This is the site of the once famous Hustler's tavern (no longer standing) where legend says the cocktail was invented. This popular establishment was one of Lewiston's original buildings and was the social hub of the community. The owners, Thomas and Catherine Hustler, led colorful lives and enjoyed hosting famous celebrities. What became of the tavern has been lost to history.
As it looked 20 years ago. Sketch by Rich DeCorse.
The Place Where the Cocktail was invented.
Catherine Hustler said, "it warms both body and soul and is fit to be put in a vessel of diamonds." Lewiston was burned to the ground in 1813 when the British attacked. But strong evidence indicates the Hustler's tavern was left standing. Why? Some speculate that British officers remembered too many good times they had at the Tavern while sipping a "cocktail" — a drink that the owner, Catherine Hustler is credited with inventing. Many years earlier when she stirred a "gin mixture" with the tail feather of a stuffed cockerel (a young male of the domestic fowl.)
The story goes that the American soldiers had raided a British commissary and brought Catherine some fowl which she roasted. for the feast, she decorated all the bottles and jars in the tavern with tail feathers. One guest called for a glass of the cocktail, and hence, the name was born.
The Hustler's Pioneer Legacy.
Thomas and Catherines Hustler were among Lewiston's earliest settlers. Thomas died in 1821, and Catherine continued to operate the Tavern until she died in 1832. They are buried side by side in the Village Cemetery next to the First Presbyterian Church. The epitaph on Catherine's stone reads:
Traveler, as you are passing by
As you are now, so once was I
As I am now, so you must be;
Prepare for death and follow me.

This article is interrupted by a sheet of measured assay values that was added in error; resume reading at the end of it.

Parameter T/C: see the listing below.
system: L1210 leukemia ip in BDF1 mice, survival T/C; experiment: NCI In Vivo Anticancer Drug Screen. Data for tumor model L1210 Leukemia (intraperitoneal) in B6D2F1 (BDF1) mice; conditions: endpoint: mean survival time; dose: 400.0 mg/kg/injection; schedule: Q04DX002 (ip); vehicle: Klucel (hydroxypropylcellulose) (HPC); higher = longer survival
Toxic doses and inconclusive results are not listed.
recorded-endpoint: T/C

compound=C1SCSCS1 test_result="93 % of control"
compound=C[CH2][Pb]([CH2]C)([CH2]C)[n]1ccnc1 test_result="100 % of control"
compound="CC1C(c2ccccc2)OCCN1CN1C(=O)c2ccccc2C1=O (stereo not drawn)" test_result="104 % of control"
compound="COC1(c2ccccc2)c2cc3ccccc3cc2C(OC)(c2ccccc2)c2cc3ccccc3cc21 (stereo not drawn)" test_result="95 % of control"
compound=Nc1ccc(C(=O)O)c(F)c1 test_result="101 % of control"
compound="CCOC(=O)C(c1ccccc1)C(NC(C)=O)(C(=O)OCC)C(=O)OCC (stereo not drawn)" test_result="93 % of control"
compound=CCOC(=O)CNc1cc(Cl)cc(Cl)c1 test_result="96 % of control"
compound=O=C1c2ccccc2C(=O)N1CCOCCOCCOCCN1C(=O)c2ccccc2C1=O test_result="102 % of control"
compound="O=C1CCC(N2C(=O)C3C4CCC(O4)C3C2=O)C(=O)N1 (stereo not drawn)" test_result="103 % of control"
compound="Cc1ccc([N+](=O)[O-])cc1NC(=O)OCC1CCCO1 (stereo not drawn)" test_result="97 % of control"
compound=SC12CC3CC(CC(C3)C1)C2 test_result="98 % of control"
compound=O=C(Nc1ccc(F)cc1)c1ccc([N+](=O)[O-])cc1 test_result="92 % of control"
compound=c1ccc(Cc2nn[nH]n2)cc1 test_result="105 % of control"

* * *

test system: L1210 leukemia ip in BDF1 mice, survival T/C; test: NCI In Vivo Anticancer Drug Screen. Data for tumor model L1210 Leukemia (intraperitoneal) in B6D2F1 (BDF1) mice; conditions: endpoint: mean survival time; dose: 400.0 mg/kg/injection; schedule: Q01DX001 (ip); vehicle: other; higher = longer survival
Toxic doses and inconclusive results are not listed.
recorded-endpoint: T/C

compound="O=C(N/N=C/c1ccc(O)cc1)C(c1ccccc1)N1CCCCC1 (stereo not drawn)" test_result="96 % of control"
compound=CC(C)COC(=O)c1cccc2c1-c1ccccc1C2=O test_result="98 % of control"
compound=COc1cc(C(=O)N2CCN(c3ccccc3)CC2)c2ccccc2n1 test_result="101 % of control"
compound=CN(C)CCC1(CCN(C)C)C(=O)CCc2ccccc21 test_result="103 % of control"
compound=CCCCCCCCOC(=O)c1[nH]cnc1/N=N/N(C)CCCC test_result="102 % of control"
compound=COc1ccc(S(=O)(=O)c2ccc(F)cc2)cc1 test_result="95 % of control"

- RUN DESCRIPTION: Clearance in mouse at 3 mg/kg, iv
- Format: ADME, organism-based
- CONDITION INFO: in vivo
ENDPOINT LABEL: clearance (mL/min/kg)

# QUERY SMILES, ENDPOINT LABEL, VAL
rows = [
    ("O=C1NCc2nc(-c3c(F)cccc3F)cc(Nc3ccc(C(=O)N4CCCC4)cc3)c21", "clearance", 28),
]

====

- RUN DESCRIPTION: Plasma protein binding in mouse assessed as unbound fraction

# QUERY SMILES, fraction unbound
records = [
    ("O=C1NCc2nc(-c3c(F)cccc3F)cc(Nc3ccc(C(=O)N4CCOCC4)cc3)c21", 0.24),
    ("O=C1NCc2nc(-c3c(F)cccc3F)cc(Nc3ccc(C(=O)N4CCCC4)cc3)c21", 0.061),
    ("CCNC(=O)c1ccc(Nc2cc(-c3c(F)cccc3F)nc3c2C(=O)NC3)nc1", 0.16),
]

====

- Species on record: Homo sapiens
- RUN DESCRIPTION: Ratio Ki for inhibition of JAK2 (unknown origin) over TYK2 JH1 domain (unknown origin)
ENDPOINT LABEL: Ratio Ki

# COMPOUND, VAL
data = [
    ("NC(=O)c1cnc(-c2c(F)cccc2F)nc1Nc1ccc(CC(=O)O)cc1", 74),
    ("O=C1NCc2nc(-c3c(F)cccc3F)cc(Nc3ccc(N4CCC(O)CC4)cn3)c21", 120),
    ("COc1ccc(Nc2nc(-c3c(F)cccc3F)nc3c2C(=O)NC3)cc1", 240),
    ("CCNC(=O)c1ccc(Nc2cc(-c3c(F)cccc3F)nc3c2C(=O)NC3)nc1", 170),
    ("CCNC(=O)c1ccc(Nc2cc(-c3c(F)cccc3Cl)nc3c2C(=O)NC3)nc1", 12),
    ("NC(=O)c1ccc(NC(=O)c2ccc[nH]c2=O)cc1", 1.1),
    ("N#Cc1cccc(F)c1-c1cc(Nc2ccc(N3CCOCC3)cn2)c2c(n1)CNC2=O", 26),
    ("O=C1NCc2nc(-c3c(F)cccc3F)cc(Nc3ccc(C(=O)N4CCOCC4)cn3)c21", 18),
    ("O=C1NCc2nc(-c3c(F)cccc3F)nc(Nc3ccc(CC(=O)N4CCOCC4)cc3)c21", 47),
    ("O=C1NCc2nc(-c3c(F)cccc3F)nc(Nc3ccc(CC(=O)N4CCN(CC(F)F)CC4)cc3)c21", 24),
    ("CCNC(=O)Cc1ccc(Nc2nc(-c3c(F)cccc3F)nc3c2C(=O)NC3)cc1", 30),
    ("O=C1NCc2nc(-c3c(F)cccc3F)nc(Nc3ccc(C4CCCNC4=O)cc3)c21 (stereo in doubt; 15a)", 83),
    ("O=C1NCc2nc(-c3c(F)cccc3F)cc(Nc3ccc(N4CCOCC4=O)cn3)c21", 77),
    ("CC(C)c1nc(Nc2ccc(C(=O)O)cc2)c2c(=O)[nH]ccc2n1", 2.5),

Famous Author Pens America's First Widely Circulated Novel Here at Hustler's Tavern.
James Fenimore Cooper (1789-1851) was a prolific and popular American writer of the early 19th century. His first book in 1820, the Precaution, was a flop and he was criticized because of its unpatriotic slant. Cooper, who had been a midshipman in the U.S. Navy, was stung by the criticism and he was determined his next book would breathe the very spirit of patriotism. He came to Lewiston for an extended stay in 1821 to write The Spy and was a frequent visitor at Hustler's Tavern. He befriended the owners. Thomas and Catherine Hustler, and was so amused by their personalities he included the couple as the characters Sergeant Hollister and Elizabeth "Betty" Flanagan, in his new novel.
The Spy became the first American novel to achieve a wide circulation. he referred to Hustler's Tavern as "Hotel Flanagan," and described Catherine's character Betty by saying, "Her faults were, a trifling love of liquor, excessive filthiness, and a total disregard of all the decencies of language; her virtues, an unbounded love for her adopted country, perfect honesty, and a great good nature.
"Betty had the merit of being the inventor of that beverage which is so well known, at the present hour, to all the Patriots who make a winter's march between the commercial and political capitals of this great state, and which is distinguished by the name of 'cocktail.'"